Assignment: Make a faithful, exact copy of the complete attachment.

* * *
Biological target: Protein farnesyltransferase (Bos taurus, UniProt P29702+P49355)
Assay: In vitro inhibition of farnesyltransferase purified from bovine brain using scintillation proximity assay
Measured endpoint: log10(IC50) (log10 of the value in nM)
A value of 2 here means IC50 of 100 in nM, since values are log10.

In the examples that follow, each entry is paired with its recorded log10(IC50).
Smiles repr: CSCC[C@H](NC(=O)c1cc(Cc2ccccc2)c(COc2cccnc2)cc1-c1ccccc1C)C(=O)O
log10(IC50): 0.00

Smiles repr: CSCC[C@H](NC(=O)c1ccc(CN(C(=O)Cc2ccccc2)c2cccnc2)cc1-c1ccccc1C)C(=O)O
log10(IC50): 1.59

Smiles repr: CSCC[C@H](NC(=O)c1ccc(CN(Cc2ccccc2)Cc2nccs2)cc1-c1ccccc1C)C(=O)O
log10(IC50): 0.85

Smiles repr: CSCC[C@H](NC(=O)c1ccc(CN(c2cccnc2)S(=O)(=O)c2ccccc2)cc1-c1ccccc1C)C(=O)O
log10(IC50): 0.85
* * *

Biological target: Protein farnesyltransferase (Bos taurus, UniProt P29702+P49355)
Assay: In vitro inhibition of farnesyltransferase purified from bovine brain using scintillation proximity assay
Measured endpoint: log10(IC50) (log10 of the value in nM)
A value of 2 here means IC50 of 100 in nM, since values are log10.

In the examples that follow, each entry is paired with its recorded log10(IC50).
Smiles repr: CSCC[C@H](NC(=O)c1cc(Cc2ccccc2)c(COc2cccnc2)cc1-c1ccccc1C)C(=O)O
log10(IC50): 0.00

Smiles repr: CSCC[C@H](NC(=O)c1ccc(CN(C(=O)Cc2ccccc2)c2cccnc2)cc1-c1ccccc1C)C(=O)O
log10(IC50): 1.59

Smiles repr: CSCC[C@H](NC(=O)c1ccc(CN(Cc2ccccc2)Cc2nccs2)cc1-c1ccccc1C)C(=O)O
log10(IC50): 0.85

Smiles repr: CSCC[C@H](NC(=O)c1ccc(CN(c2cccnc2)S(=O)(=O)c2ccccc2)cc1-c1ccccc1C)C(=O)O
log10(IC50): 0.85